The Supreme Court is questioning whether it has the authority to consider the fate of “Remain in Mexico,” a Trump-era immigration policy, in an ongoing lawsuit against the Biden administration.
Texas Attorney General Ken Paxton sued the Biden administration in April 2021 over its repeal of the policy, arguing that reinstating “Remain in Mexico” would stem the flow of illegal migration and help burdened state and federal agencies. The high court requested supplemental briefs from both the Biden administration and the state of Texas Monday to address several questions, namely whether the Supreme Court even has jurisdiction to decide the case.
The Supreme Court asked that Texas and the Biden administration address in their briefs “whether this Court has jurisdiction to consider the merits of the questions presented in this case. (RELATED: Biden Border Officials Barely Implementing Remain In Mexico Policy After Months Fighting It)
Outside SCOTUS, where the states of Missouri and Texas are arguing on the merits of their case against the Biden administration’s push to end ‘Remain in Mexico.’ We will be hearing from the Texas and Missouri AGs shortly. Stay tuned pic.twitter.com/oTXodjnLLa
— Jennie Taer (@JennieSTaer) April 26, 2022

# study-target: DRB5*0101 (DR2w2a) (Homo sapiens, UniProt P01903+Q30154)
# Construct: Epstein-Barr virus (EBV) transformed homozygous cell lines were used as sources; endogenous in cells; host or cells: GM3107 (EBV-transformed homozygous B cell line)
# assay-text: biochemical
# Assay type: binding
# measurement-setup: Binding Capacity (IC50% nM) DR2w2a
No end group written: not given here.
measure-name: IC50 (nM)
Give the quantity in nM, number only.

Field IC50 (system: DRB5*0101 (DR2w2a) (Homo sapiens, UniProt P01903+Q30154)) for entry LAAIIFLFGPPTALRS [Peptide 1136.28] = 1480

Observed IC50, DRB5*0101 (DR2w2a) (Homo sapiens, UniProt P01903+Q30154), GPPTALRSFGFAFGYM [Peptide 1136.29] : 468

The “Remain in Mexico” policy, which is formally known as the Migrant Protection Protocols (MPP), requires certain non-Mexican migrants to await asylum proceedings in Mexico. One day after entering office, President Joe Biden repealed the order responsible for sending thousands of migrants back to Mexico after he called it “dangerous” and “inhumane.”
A federal judge later ordered the administration to reinstate it and the program resumed in December 2021. However, the Biden administration is still fighting the policy while complying with the court order.
“On October 29, 2021, Secretary Mayorkas issued a new memorandum announcing and explaining his decision to terminate the program. This Administration, however, remains under a court order requiring it to reimplement MPP in good faith, which it will abide by even as it continues to vigorously contest the ruling,” DHS said in a statement on the judge’s decision.
Neither the White House nor DHS responded to requests for comment. Paxton’s office also didn’t respond.
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